The Belfry needs little introduction: after all, the Brabazon course has played host to more Ryder Cups than any other. So it's not surprising that when they decided to build a third course to complement the Brabazon and Derby, it would come under serious scrutiny.
Opening for play in 1997, the Dave Thomas-designed PGA National course was the first course in Europe to carry PGA branding. It's a stern, challenging course, which has been built along distinct American lines. With four newly constructed lakes and extensive mounding providing separation between the fairways, the PGA National has clearly been built as a tournament course, with spectators in mind. Despite the fact that the course has been constructed on open farmland, there are a number of interesting elevation changes.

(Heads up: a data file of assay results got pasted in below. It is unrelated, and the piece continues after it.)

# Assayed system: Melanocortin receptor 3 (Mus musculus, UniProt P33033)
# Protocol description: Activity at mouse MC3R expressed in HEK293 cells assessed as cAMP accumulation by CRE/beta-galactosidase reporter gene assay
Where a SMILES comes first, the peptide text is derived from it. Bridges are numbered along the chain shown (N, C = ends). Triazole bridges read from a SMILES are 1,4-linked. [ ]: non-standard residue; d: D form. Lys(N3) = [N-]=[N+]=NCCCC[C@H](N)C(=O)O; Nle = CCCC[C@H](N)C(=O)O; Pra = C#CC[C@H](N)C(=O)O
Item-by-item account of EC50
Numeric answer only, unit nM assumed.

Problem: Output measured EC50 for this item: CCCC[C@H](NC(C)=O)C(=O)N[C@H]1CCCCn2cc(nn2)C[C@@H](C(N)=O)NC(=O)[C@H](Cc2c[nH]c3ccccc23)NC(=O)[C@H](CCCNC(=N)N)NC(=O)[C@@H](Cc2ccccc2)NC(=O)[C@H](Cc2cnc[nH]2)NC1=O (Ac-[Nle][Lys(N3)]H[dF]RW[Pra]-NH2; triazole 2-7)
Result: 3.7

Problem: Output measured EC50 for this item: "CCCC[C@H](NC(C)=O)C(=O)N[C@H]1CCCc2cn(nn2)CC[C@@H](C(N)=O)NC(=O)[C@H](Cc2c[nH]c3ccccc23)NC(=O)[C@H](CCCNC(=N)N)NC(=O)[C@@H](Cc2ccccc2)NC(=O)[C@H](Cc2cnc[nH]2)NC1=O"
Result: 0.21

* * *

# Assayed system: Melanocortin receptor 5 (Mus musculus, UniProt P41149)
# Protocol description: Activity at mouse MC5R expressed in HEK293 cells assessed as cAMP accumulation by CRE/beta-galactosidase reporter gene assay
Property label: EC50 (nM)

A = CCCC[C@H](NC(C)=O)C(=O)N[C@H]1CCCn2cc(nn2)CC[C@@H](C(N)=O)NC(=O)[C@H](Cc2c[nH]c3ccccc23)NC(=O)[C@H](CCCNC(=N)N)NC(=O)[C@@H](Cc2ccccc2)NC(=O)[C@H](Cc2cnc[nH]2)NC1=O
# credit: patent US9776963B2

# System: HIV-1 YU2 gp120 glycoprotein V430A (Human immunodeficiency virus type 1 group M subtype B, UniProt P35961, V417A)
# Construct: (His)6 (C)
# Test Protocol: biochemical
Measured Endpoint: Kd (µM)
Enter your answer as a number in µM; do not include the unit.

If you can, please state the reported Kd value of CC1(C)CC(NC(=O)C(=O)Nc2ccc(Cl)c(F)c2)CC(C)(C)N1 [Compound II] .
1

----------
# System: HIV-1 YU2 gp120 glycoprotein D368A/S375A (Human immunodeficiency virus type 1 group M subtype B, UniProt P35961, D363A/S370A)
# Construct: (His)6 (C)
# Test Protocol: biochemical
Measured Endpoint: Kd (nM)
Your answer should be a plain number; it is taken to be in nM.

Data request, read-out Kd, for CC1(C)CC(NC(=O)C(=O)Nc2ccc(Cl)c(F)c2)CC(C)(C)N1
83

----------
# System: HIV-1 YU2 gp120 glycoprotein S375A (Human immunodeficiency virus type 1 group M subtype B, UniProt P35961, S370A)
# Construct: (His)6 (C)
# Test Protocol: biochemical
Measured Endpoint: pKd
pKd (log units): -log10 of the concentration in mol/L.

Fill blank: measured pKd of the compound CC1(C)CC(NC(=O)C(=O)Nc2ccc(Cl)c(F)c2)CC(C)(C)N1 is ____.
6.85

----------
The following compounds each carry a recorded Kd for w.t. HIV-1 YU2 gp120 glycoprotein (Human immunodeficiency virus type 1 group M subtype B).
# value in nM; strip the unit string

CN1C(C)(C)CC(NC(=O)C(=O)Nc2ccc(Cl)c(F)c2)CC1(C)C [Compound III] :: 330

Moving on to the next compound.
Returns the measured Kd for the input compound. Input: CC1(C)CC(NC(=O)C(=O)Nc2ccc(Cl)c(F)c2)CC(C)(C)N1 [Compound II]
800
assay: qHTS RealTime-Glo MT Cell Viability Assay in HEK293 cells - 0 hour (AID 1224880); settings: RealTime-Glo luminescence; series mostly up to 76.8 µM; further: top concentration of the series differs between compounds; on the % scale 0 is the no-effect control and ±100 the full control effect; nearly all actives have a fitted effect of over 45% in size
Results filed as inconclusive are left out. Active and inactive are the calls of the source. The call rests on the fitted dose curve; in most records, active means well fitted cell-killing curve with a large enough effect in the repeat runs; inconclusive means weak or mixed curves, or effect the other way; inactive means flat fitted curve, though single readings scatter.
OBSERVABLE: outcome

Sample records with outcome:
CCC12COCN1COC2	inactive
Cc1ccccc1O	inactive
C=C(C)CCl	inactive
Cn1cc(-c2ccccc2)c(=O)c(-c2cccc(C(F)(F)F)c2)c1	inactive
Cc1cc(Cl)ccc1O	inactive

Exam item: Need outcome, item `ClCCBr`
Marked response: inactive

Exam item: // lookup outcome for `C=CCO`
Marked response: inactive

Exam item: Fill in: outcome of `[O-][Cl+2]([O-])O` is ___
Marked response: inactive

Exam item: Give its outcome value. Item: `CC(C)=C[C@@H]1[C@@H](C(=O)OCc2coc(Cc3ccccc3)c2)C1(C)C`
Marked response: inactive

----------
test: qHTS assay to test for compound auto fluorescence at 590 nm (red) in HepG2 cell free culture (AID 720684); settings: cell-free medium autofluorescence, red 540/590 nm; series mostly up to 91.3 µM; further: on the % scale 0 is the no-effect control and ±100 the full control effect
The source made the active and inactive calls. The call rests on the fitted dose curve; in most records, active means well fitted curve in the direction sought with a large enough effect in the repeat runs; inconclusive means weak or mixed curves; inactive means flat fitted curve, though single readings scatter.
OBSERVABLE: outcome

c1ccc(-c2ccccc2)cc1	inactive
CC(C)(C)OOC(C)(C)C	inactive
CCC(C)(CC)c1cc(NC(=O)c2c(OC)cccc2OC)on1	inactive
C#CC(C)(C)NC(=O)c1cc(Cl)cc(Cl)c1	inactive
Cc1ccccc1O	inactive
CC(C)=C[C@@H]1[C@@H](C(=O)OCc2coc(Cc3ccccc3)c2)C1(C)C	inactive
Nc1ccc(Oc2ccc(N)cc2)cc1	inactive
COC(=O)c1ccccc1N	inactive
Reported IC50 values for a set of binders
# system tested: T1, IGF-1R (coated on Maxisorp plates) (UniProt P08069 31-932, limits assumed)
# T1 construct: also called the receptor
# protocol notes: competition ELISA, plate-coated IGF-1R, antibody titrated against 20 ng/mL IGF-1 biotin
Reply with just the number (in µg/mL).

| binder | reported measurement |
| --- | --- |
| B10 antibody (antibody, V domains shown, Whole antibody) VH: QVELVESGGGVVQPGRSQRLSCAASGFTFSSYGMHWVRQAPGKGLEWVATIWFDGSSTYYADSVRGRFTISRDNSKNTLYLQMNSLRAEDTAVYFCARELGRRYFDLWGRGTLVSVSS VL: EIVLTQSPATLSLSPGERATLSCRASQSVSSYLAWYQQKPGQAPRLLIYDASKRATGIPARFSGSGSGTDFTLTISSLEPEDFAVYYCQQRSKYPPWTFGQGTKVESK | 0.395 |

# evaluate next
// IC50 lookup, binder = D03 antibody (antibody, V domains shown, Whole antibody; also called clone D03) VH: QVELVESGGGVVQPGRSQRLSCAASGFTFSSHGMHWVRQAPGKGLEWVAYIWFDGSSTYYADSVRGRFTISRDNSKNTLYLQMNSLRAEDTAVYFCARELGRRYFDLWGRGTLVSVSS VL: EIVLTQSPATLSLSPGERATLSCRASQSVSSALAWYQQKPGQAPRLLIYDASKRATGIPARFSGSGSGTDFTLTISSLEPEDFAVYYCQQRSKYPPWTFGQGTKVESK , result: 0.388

From the "James Braid" blue tees, the course stretches out to 7,053 yards, but from the "Harry Vardon" yellows, the layout becomes a manageable 6,153 yards. The key to scoring well is very much about avoiding the hazards. Water comes into play on eight holes and the bunkering – especially around the greens – is well thought out.
The PGA National is maturing nicely and once the newly planted trees have grown up, the course will become tighter and more aesthetically pleasing.